There are a lot of different ways to handicap the Kentucky Derby. You can look at human connections, the breeding of horses, post positions, and how each contestant fared in recent prep races. However, one method worth considering is “trip handicapping.” Essentially, you predict how you think the race will be run and then, based on your predicted pace, pick the horse whom you believe will be in the best position down the stretch.
Let’s consider some history, and then discuss this year’s field with a view to trip handicapping the 2017 Run for the Roses (May 6, 2017).
How will the 2017 Kentucky Derby be Run?
Since 1977 there have been only three horses to lead every step of the Kentucky Derby, and War Emblem (2002) is the only horse to go wire-to-wire since 1988. That said, Nyquist was never worse than second last year, and both American Pharoah and California Chrome were forwardly placed during their Derby wins in 2015 and 2014.
On the flip side, only eight horses have ever gone from worst to first over the course of the race. Three of those came over 100 years ago. Mine That Bird (2009) is the only horse to circle the group in the last three decades. The closest since was Orb (2013), who made up more than 15 lengths. From 2000-2009, five winners made up deficits of at least 10 lengths.
Why it Matters
There is no single way to win the Kentucky Derby. Winners have been — and will continue to be — a mix of front-runners and late-chargers. But that doesn’t lessen the import of understanding the pace of this year’s race and how it will impact this year’s field. If the pace is going to be quick, that will make coming-from-behind easier; late-finishers will be able to race into a fast tempo. If it’s going to be slow, the front-runners will be able to pace themselves, potentially giving them enough energy to hold onto the lead.
This Year’s Set-Up
There are few, if any, obvious pace setters in this year’s field. At least half the field wants to sit just off the lead. That creates an interesting dynamic, and could benefit a jockey willing to take a risk. If a horse can take the lead at a slow pace, and have a favorable inside position for the entire running, the race could be stolen on the front end.
Identifying who that “lone speed” horse could be is tough. It might be a horse that draws an extreme inside or outside post position and has no choice but to go right to the front (because the alternative is getting pinned in behind a wall of competitors).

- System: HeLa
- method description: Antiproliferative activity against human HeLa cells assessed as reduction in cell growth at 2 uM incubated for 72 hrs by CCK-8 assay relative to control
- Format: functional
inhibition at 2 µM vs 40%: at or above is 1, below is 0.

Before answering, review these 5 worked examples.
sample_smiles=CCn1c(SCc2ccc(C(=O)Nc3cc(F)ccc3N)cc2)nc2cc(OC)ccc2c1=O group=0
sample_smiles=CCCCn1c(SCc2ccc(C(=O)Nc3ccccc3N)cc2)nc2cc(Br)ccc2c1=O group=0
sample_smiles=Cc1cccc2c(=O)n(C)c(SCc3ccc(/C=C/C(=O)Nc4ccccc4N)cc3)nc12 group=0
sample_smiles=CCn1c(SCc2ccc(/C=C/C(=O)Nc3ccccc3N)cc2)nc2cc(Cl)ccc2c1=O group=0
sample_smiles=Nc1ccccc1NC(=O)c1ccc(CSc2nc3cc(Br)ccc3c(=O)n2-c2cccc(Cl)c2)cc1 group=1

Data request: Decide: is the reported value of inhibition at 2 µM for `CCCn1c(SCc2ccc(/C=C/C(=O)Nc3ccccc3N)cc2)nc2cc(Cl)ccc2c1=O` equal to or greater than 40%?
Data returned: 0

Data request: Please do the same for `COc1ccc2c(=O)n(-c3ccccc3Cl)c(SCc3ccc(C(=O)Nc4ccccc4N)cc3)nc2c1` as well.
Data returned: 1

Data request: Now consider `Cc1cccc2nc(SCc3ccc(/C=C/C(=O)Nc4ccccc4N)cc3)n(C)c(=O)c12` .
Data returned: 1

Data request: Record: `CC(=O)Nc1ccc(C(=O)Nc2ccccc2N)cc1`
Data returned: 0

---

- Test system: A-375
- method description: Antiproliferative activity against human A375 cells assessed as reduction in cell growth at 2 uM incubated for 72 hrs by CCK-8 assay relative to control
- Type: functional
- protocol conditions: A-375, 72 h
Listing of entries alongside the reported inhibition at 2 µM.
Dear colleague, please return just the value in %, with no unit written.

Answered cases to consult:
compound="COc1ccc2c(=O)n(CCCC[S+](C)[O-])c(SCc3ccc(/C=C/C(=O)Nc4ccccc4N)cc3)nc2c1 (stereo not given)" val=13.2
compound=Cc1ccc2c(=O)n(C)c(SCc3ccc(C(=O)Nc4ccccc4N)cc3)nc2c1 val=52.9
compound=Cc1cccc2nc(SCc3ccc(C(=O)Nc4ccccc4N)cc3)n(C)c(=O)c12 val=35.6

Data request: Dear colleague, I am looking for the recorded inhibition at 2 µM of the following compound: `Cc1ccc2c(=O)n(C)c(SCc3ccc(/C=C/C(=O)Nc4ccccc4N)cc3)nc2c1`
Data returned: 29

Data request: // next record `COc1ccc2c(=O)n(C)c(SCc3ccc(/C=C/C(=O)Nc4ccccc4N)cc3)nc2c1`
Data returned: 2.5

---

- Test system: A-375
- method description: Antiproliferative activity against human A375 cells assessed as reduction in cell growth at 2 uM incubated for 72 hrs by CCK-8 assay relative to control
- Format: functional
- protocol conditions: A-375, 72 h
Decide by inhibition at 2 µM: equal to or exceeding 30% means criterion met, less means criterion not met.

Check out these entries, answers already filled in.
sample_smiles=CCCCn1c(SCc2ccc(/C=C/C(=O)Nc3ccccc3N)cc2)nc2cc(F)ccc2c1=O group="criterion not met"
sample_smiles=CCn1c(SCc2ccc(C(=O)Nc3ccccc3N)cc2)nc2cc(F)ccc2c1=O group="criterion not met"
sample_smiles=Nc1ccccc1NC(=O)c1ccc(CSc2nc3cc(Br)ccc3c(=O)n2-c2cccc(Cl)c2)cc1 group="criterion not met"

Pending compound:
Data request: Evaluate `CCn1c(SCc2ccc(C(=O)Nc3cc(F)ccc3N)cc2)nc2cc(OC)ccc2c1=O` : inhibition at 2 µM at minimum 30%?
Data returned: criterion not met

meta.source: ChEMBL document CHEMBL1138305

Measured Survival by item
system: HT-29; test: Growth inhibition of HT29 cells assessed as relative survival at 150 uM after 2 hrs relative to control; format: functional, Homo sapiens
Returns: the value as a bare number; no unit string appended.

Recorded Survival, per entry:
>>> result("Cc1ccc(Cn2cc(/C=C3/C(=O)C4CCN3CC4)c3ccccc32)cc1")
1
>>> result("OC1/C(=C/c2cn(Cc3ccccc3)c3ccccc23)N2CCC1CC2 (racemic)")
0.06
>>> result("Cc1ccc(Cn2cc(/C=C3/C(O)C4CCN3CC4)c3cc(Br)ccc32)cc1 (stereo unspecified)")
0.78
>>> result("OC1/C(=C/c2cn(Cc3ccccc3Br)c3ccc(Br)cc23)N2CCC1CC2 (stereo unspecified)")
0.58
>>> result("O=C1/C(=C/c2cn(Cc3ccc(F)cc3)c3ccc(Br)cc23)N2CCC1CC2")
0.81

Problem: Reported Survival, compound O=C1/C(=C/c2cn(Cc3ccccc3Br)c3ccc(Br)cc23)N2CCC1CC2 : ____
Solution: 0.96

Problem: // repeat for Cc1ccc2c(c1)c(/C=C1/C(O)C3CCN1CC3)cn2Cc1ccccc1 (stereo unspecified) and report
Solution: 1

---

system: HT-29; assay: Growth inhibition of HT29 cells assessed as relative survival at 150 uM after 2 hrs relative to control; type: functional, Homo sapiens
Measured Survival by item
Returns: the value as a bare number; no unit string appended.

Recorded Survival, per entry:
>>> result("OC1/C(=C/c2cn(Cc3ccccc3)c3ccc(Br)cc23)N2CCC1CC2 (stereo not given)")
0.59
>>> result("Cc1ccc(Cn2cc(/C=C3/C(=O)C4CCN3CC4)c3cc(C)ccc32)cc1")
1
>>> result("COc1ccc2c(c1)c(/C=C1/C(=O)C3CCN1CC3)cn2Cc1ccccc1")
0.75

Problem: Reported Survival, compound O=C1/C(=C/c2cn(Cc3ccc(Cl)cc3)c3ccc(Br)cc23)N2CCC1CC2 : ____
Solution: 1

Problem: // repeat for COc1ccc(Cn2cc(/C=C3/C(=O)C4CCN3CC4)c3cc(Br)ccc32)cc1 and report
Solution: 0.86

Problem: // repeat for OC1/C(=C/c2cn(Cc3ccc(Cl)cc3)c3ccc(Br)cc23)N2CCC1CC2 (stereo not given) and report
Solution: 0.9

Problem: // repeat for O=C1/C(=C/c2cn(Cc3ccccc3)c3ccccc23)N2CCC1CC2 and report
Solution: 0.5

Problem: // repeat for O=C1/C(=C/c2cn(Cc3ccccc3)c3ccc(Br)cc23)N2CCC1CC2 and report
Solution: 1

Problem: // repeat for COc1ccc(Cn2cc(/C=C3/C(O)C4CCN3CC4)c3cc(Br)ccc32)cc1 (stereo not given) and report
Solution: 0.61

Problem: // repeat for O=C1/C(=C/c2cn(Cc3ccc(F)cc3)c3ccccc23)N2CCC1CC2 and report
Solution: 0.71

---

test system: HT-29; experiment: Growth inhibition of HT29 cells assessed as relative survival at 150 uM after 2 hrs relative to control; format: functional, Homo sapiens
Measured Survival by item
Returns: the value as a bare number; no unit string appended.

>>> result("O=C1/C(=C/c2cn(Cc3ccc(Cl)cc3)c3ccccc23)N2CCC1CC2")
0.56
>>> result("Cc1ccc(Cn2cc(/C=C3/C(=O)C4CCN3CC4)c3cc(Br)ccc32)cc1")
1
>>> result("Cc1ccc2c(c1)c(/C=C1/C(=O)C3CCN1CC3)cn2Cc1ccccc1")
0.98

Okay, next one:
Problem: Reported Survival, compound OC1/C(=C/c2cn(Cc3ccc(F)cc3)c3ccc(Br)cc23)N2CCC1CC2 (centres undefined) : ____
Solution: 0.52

It appears likely Practical Joke is going to wear blinkers for the first time. That is often a sign that a horse is going to be forwardly placed. While Practical Joke hasn’t won this year, he came from a few lengths off the pace to finish second in both the Fountain of Youth and Blue Grass Stakes.
Irap likes to show speed, and won the Blue Grass in front-running style. Wood Memorial champ Irish War Cry and Always Dreaming are probably the most heralded of the those who will be near the pace. Irish War Cry has shown an ability to go wire-to-wire, though his impressive win in New York came stalking. Always Dreaming came just off the pace to win the Florida Derby. He also went wire-to-wire against a lesser field in March.
If several of the horses near the lead end up battling up front, there’s a good chance we’ll see hot fractions; people get antsy in the biggest race of the year. In that case, I’d prefer a horse coming from the middle or back of the pack. Among that group would be Girvin, Gunnevera, and McCraken. Girvin came from almost 10 lengths behind to win the Risen Star Stakes, and more than six lengths behind to capture the Louisiana Derby. Gunnevera made up at least five lengths in each of his last three wins, and rallied from nine back to win the Fountain of Youth Stakes. McCraken came from sixth place or worse in all four of his wins.
At the end of the day, if we’re going to trip handicap, we have to come to a conclusion on the likely pace. Even without a natural pace-setter, the Derby almost always sees one or more horses have an adrenaline rush and sprint out to the lead. This year should be no exception, meaning that, no matter where a horse is sitting, the winner will likely need one big kick, either on the turn or in the stretch, to run down the leaders.
None of these horses have ever run a mile-and-a-quarter before. Churchill Downs has a very long and tiring stretch. Who can not only get in position, but also retain enough gas for that long stretch run?
Always Dreaming was dominant in the Florida Derby, and appears willing to be near the pace, or just off of it. The same can be said of Irish War Cry, looking at the way he won the Wood Memorial. Both finished those prep races strongly at a mile-and-an-eighth, suggesting another quarter-of-a-mile won’t be a huge issue. Gunnevera will be further back and has the breeding to run the distance, plus a top jockey (Javier Castellano) who’s adept at race riding. Those are the three I like best, but the odds on Gunnevera are likely to be the highest, and if you believe the pace will be fair, the opportunity to get home late should be there.
Photo credit: Ken Lund [http://creativecommons.org/licenses/by-sa/2.0)], via Wikimedia Commons.